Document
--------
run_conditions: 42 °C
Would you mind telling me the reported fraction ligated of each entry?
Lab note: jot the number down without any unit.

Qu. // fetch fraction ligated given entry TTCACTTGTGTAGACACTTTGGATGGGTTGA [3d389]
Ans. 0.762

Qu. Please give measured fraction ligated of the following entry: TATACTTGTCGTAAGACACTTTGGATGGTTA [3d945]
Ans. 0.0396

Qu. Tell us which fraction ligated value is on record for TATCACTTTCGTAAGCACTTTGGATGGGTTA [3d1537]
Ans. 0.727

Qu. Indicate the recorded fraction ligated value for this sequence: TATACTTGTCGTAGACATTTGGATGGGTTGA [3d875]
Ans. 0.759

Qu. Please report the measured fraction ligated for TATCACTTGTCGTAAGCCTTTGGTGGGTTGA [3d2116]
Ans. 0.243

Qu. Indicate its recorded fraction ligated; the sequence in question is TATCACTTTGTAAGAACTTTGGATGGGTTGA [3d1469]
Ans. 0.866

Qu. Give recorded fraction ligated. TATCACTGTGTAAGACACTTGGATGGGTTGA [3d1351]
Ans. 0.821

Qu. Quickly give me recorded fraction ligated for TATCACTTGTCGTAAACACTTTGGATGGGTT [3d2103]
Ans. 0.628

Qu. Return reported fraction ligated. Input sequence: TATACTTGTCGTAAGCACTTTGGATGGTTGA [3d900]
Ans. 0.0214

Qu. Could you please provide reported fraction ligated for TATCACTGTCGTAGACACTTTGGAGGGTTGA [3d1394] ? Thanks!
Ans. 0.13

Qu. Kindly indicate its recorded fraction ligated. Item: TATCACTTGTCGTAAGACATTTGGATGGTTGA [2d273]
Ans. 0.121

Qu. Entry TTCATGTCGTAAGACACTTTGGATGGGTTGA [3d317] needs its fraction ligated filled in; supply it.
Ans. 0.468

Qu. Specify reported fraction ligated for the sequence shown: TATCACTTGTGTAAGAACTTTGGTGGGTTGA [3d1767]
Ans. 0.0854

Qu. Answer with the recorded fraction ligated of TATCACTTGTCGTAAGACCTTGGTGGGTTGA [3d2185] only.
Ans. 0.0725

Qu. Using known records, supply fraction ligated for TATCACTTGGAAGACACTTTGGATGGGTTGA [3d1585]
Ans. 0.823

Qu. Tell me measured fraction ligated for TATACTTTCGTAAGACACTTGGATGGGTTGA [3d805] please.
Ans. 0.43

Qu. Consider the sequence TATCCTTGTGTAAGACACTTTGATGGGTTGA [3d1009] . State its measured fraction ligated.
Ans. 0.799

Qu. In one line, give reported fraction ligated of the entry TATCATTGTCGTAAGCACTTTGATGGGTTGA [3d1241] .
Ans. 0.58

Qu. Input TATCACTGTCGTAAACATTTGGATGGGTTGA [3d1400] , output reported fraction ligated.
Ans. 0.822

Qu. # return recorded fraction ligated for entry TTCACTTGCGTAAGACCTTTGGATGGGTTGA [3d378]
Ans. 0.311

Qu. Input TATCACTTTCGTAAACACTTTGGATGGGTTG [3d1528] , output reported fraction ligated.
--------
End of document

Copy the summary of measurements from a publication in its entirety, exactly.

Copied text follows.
run_conditions: 42 °C
Would you mind telling me the reported fraction ligated of each entry?
Lab note: jot the number down without any unit.

Qu. // fetch fraction ligated given entry TTCACTTGTGTAGACACTTTGGATGGGTTGA [3d389]
Ans. 0.762

Qu. Please give measured fraction ligated of the following entry: TATACTTGTCGTAAGACACTTTGGATGGTTA [3d945]
Ans. 0.0396

Qu. Tell us which fraction ligated value is on record for TATCACTTTCGTAAGCACTTTGGATGGGTTA [3d1537]
Ans. 0.727

Qu. Indicate the recorded fraction ligated value for this sequence: TATACTTGTCGTAGACATTTGGATGGGTTGA [3d875]
Ans. 0.759

Qu. Please report the measured fraction ligated for TATCACTTGTCGTAAGCCTTTGGTGGGTTGA [3d2116]
Ans. 0.243

Qu. Indicate its recorded fraction ligated; the sequence in question is TATCACTTTGTAAGAACTTTGGATGGGTTGA [3d1469]
Ans. 0.866

Qu. Give recorded fraction ligated. TATCACTGTGTAAGACACTTGGATGGGTTGA [3d1351]
Ans. 0.821

Qu. Quickly give me recorded fraction ligated for TATCACTTGTCGTAAACACTTTGGATGGGTT [3d2103]
Ans. 0.628

Qu. Return reported fraction ligated. Input sequence: TATACTTGTCGTAAGCACTTTGGATGGTTGA [3d900]
Ans. 0.0214

Qu. Could you please provide reported fraction ligated for TATCACTGTCGTAGACACTTTGGAGGGTTGA [3d1394] ? Thanks!
Ans. 0.13

Qu. Kindly indicate its recorded fraction ligated. Item: TATCACTTGTCGTAAGACATTTGGATGGTTGA [2d273]
Ans. 0.121

Qu. Entry TTCATGTCGTAAGACACTTTGGATGGGTTGA [3d317] needs its fraction ligated filled in; supply it.
Ans. 0.468

Qu. Specify reported fraction ligated for the sequence shown: TATCACTTGTGTAAGAACTTTGGTGGGTTGA [3d1767]
Ans. 0.0854

Qu. Answer with the recorded fraction ligated of TATCACTTGTCGTAAGACCTTGGTGGGTTGA [3d2185] only.
Ans. 0.0725

Qu. Using known records, supply fraction ligated for TATCACTTGGAAGACACTTTGGATGGGTTGA [3d1585]
Ans. 0.823

Qu. Tell me measured fraction ligated for TATACTTTCGTAAGACACTTGGATGGGTTGA [3d805] please.
Ans. 0.43

Qu. Consider the sequence TATCCTTGTGTAAGACACTTTGATGGGTTGA [3d1009] . State its measured fraction ligated.
Ans. 0.799

Qu. In one line, give reported fraction ligated of the entry TATCATTGTCGTAAGCACTTTGATGGGTTGA [3d1241] .
Ans. 0.58

Qu. Input TATCACTGTCGTAAACATTTGGATGGGTTGA [3d1400] , output reported fraction ligated.
Ans. 0.822

Qu. # return recorded fraction ligated for entry TTCACTTGCGTAAGACCTTTGGATGGGTTGA [3d378]
Ans. 0.311

Qu. Input TATCACTTTCGTAAACACTTTGGATGGGTTG [3d1528] , output reported fraction ligated.